Nurturing Creativity This Children’s Day

With interactive activities that brought fun straight to their homes, our children were tasked to create something innovative with their families this Children's Day. Let us look at some of [...]

This year’s Children’s Day celebrations at SPD was all about nurturing our children’s creativity and imagination. With interactive activities that brought fun straight to their homes, our children were tasked to create something innovative with their families. Let us look at some of our children’s masterpieces and the inspiration behind them.


Challenge 1: Bonding through food art

Our children and their families from the Building Bridges EIPIC Centres at SPD Ability Centre and SPD@Jurong took to the jungle theme and came up with these adorable food art.


Jellyfish and pufferfish dish

When Tyler from SPD Ability Centre first knew about the activity, he was thrilled. His enthusiasm rubbed off on his family members as he got them equally excited as well.

“Tyler told us that he would like to make animals like box jellyfish, pufferfish, sea urchin, hedgehog and porcupine. I picked two from the list that he gave and tried to figure out how we can use different food items to make the jellyfish and pufferfish,” shared Tyler’s mother.


Monkey pancakes

Born in the Year of the Monkey, Ahmad Mizan from SPD@Jurong decided to create a dish based on his zodiac sign, which happens to be one of his favourite animals too.

“Mizan volunteered to do almost everything during the dish-making process. He tried to identify the fruits and utensils to use and explained how the food should be done. He loves making the food, and of course eating them. Perhaps he will follow my footsteps to be a chef in future,” shared Mizan’s mother, who used to work as a chef.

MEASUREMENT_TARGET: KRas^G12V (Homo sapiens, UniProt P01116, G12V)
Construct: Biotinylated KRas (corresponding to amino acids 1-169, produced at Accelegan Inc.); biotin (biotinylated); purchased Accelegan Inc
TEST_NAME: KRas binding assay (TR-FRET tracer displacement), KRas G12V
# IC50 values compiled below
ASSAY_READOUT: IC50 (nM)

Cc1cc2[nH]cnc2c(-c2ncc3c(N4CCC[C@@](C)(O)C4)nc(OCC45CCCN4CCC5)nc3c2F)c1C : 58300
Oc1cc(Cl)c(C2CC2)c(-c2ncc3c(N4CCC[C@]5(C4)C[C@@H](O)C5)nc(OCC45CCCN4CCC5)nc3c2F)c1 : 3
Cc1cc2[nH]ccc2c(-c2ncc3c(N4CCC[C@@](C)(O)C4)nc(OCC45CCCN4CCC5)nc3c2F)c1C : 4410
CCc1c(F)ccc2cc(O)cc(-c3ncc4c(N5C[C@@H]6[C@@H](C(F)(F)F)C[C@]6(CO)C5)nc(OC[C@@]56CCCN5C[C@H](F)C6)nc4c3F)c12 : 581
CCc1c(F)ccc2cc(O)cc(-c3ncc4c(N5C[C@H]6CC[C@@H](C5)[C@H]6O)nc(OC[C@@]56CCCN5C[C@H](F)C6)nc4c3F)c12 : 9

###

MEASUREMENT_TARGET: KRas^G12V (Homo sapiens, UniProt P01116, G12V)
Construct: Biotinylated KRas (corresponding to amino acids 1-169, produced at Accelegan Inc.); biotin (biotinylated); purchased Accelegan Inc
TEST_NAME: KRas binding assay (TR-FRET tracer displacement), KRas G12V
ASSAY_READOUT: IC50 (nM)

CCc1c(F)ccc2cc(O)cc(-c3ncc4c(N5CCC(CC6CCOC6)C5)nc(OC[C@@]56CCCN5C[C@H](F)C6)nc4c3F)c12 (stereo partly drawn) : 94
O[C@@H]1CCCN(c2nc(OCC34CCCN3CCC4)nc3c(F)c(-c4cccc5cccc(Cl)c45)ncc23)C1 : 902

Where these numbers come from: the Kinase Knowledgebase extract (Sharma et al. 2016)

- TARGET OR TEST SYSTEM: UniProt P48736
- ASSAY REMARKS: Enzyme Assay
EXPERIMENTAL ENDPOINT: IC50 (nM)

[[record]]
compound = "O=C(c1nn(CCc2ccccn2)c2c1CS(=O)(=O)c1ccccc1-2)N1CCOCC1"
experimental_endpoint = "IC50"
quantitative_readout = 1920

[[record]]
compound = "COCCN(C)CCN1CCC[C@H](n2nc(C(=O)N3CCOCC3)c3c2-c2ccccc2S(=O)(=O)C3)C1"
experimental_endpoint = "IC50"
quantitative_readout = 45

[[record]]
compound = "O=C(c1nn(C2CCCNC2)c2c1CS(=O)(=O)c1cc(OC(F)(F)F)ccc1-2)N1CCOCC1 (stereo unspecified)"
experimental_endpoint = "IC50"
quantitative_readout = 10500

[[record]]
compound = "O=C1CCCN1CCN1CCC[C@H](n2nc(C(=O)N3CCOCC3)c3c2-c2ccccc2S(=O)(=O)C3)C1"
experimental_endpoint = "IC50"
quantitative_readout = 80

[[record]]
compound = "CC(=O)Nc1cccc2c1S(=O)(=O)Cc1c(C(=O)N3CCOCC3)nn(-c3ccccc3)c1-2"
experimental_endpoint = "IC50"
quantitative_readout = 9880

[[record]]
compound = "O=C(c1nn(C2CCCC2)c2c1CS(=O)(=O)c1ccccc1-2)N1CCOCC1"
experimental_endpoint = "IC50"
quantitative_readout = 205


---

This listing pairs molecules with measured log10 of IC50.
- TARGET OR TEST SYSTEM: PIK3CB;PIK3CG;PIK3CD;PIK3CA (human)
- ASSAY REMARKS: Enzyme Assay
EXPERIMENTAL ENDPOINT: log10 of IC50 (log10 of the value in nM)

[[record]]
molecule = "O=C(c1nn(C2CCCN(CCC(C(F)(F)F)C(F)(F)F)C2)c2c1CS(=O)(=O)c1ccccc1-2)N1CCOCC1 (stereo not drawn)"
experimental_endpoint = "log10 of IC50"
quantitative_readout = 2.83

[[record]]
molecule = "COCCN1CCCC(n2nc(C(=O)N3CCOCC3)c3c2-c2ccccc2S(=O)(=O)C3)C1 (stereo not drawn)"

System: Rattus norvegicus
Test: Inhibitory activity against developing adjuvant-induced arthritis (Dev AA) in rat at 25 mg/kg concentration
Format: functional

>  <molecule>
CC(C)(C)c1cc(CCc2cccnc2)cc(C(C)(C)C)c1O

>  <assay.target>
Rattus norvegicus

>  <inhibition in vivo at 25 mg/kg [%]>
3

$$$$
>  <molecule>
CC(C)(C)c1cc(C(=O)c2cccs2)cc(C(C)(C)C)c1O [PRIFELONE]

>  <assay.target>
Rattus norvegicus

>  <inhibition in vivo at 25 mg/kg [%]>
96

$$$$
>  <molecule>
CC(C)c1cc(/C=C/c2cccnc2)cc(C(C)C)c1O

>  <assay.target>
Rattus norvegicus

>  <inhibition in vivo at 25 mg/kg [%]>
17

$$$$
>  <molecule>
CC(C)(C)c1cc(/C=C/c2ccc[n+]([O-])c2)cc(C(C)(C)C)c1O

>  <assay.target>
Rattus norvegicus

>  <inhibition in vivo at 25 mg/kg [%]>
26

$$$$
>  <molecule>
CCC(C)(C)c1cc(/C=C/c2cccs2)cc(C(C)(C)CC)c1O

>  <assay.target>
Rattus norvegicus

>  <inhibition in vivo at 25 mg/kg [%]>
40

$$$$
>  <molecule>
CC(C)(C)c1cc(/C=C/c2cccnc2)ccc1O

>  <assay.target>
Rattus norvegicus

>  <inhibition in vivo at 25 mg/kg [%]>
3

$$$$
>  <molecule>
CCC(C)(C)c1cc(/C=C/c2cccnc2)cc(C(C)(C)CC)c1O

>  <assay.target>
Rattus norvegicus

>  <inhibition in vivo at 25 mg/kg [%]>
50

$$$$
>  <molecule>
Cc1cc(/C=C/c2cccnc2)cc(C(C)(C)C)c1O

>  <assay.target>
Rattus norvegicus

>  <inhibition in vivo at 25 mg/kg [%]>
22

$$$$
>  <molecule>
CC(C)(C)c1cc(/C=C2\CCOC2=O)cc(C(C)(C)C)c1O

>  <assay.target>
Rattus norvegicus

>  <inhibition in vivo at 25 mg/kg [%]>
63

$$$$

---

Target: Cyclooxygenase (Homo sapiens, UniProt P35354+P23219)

She added that this is truly a meaningful bonding activity. Through the process, it showed Mizan how much his mother trusted him as she allowed him to take part in some of the dish-making steps which are usually done by adults. This allowed Mizan to boost his confidence.


Challenge 2: Transforming into favourite storybook character

Over at SPD@Bedok and SPD@Tampines, children and their families were tasked to create costumes for their very own fashion show. For that day, they could dress as their favourite superhero, or storybook characters.


The Hungry Caterpillar

Inspired by the story of The Hungry Caterpillar, Kei from SPD@Bedok decided to dress himself up as one for the fashion show. With the help from his grandmother, mother and brother, Kei set out on his creative journey to make himself a caterpillar costume.

“Kei was truly the art director for this. We followed his instructions such as creating three segments for the body of the caterpillar. He also pasted the stickers, and stuffed cotton into the legs. I’m proud that his idea translated into a beautiful costume,” shared Kei’s grandmother.


‘Super Aafia’

Inspired by Superman, Aafia from SPD@Tampines transformed into “Super Aafia” for the day. Using some of Aafia’s old clothes, everyone in the family came together to design, draw, paint, and sew the costume.

Aafia’s parents shared the heart-warming reason behind the idea: “Superman is a character who is physically and mentally strong and able to overcome all types of challenges. We believe that Aafia will grow up to be someone just like Superman but with a unique twist. The Kyrptonian symbol ‘S’ in Superman signifies hope, while the ‘A’ in SuperAafia signifies her angelic personality.”